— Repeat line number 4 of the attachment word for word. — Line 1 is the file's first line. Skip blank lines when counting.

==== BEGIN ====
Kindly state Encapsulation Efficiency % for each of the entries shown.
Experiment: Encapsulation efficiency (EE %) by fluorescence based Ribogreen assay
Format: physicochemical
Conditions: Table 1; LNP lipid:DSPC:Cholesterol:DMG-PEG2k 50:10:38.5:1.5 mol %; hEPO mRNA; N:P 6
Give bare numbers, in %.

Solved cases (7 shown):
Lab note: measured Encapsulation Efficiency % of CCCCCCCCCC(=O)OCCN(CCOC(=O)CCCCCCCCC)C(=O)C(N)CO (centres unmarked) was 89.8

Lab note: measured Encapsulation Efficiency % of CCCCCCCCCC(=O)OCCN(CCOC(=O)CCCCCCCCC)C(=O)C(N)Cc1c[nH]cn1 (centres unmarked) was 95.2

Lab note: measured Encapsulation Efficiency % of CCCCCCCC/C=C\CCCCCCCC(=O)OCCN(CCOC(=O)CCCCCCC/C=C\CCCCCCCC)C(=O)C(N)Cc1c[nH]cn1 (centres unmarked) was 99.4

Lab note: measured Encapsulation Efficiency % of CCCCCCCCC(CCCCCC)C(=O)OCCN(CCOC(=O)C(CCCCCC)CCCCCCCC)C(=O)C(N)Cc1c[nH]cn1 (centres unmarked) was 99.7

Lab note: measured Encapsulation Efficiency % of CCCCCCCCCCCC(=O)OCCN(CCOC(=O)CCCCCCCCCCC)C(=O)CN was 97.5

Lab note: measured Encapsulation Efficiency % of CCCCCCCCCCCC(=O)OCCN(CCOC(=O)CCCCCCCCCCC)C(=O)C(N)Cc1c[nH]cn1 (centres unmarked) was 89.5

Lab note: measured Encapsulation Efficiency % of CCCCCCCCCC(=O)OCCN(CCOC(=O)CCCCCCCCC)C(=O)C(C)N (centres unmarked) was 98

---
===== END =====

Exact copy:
Conditions: Table 1; LNP lipid:DSPC:Cholesterol:DMG-PEG2k 50:10:38.5:1.5 mol %; hEPO mRNA; N:P 6